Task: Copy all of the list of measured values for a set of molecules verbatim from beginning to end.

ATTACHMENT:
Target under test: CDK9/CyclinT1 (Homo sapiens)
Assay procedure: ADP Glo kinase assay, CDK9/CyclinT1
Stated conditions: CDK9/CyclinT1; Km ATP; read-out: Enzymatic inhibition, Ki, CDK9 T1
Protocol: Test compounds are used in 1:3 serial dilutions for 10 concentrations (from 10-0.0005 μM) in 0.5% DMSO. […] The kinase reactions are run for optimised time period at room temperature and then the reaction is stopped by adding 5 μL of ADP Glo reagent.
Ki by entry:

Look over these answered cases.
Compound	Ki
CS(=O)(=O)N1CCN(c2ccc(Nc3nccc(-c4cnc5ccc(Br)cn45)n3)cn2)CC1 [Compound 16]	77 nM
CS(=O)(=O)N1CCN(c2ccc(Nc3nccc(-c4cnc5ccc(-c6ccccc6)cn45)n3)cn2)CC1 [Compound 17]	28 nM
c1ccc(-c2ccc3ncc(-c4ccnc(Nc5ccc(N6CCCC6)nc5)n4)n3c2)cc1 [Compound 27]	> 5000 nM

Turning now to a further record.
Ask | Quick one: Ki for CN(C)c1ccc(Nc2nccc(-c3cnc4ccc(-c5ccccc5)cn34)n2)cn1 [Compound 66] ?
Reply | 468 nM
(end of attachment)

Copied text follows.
Target under test: CDK9/CyclinT1 (Homo sapiens)
Assay procedure: ADP Glo kinase assay, CDK9/CyclinT1
Stated conditions: CDK9/CyclinT1; Km ATP; read-out: Enzymatic inhibition, Ki, CDK9 T1
Protocol: Test compounds are used in 1:3 serial dilutions for 10 concentrations (from 10-0.0005 μM) in 0.5% DMSO. […] The kinase reactions are run for optimised time period at room temperature and then the reaction is stopped by adding 5 μL of ADP Glo reagent.
Ki by entry:

Look over these answered cases.
Compound	Ki
CS(=O)(=O)N1CCN(c2ccc(Nc3nccc(-c4cnc5ccc(Br)cn45)n3)cn2)CC1 [Compound 16]	77 nM
CS(=O)(=O)N1CCN(c2ccc(Nc3nccc(-c4cnc5ccc(-c6ccccc6)cn45)n3)cn2)CC1 [Compound 17]	28 nM
c1ccc(-c2ccc3ncc(-c4ccnc(Nc5ccc(N6CCCC6)nc5)n4)n3c2)cc1 [Compound 27]	> 5000 nM

Turning now to a further record.
Ask | Quick one: Ki for CN(C)c1ccc(Nc2nccc(-c3cnc4ccc(-c5ccccc5)cn34)n2)cn1 [Compound 66] ?
Reply | 468 nM